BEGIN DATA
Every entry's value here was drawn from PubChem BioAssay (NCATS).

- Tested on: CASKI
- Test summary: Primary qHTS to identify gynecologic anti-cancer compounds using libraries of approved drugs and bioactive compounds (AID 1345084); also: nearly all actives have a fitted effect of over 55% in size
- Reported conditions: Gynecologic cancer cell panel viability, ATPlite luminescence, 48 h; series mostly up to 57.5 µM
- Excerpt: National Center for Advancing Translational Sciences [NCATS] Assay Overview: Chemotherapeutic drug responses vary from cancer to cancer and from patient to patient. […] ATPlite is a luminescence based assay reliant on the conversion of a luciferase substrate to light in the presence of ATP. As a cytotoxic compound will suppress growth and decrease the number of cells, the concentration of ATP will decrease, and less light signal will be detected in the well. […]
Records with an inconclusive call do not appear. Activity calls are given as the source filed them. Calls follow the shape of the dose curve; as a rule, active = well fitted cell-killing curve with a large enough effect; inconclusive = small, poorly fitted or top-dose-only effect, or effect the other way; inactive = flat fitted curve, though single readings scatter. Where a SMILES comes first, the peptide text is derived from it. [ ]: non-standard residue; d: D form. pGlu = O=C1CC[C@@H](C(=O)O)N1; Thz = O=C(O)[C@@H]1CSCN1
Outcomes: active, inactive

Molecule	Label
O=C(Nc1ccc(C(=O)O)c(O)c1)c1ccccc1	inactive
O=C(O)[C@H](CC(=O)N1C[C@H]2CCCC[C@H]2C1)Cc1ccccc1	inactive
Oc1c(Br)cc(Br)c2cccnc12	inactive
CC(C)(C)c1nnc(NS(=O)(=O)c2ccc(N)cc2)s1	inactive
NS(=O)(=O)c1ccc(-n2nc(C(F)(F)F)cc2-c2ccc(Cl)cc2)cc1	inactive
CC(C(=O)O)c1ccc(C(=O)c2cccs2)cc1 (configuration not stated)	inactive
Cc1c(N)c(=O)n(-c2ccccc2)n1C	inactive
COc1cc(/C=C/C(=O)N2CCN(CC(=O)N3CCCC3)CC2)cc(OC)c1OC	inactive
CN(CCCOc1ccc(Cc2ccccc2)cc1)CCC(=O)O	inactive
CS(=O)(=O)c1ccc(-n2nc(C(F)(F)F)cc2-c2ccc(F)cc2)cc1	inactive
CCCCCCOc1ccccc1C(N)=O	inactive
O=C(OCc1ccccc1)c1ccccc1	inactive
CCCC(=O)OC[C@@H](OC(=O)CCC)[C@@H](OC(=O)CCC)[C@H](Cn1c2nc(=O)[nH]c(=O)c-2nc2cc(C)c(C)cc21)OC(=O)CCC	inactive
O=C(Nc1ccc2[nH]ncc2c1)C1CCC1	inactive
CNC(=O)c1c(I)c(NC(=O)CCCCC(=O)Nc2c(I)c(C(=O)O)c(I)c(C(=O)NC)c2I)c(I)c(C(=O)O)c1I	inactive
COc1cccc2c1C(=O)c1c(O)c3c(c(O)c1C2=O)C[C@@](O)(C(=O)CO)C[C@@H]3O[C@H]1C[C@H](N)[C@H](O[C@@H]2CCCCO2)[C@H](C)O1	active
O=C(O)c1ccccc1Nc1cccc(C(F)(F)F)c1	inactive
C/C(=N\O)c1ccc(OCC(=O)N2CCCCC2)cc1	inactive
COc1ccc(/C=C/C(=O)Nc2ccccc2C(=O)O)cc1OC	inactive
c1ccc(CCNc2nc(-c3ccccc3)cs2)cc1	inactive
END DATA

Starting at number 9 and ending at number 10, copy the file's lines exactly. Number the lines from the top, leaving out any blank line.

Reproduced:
O=C(Nc1ccc(C(=O)O)c(O)c1)c1ccccc1	inactive
O=C(O)[C@H](CC(=O)N1C[C@H]2CCCC[C@H]2C1)Cc1ccccc1	inactive